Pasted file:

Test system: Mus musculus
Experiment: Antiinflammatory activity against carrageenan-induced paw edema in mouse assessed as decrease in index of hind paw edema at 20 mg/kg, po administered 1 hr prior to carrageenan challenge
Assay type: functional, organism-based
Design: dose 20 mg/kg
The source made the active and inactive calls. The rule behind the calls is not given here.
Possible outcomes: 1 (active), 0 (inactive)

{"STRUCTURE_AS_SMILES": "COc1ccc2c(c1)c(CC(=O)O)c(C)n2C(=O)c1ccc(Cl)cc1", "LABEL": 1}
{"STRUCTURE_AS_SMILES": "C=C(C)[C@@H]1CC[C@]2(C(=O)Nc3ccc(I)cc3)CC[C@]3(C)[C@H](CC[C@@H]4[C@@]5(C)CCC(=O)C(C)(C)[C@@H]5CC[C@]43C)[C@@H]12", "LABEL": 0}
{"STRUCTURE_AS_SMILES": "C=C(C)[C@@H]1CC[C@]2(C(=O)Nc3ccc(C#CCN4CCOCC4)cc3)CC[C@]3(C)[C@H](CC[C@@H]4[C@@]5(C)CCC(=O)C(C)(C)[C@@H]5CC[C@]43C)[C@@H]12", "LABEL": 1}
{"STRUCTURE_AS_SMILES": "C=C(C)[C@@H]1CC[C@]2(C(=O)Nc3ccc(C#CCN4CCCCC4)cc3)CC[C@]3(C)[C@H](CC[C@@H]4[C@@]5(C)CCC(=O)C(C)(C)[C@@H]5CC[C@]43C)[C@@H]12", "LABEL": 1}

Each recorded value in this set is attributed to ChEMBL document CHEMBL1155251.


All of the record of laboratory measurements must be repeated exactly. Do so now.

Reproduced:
Test system: Mus musculus
Experiment: Antiinflammatory activity against carrageenan-induced paw edema in mouse assessed as decrease in index of hind paw edema at 20 mg/kg, po administered 1 hr prior to carrageenan challenge
Assay type: functional, organism-based
Design: dose 20 mg/kg
The source made the active and inactive calls. The rule behind the calls is not given here.
Possible outcomes: 1 (active), 0 (inactive)

{"STRUCTURE_AS_SMILES": "COc1ccc2c(c1)c(CC(=O)O)c(C)n2C(=O)c1ccc(Cl)cc1", "LABEL": 1}
{"STRUCTURE_AS_SMILES": "C=C(C)[C@@H]1CC[C@]2(C(=O)Nc3ccc(I)cc3)CC[C@]3(C)[C@H](CC[C@@H]4[C@@]5(C)CCC(=O)C(C)(C)[C@@H]5CC[C@]43C)[C@@H]12", "LABEL": 0}
{"STRUCTURE_AS_SMILES": "C=C(C)[C@@H]1CC[C@]2(C(=O)Nc3ccc(C#CCN4CCOCC4)cc3)CC[C@]3(C)[C@H](CC[C@@H]4[C@@]5(C)CCC(=O)C(C)(C)[C@@H]5CC[C@]43C)[C@@H]12", "LABEL": 1}
{"STRUCTURE_AS_SMILES": "C=C(C)[C@@H]1CC[C@]2(C(=O)Nc3ccc(C#CCN4CCCCC4)cc3)CC[C@]3(C)[C@H](CC[C@@H]4[C@@]5(C)CCC(=O)C(C)(C)[C@@H]5CC[C@]43C)[C@@H]12", "LABEL": 1}

Each recorded value in this set is attributed to ChEMBL document CHEMBL1155251.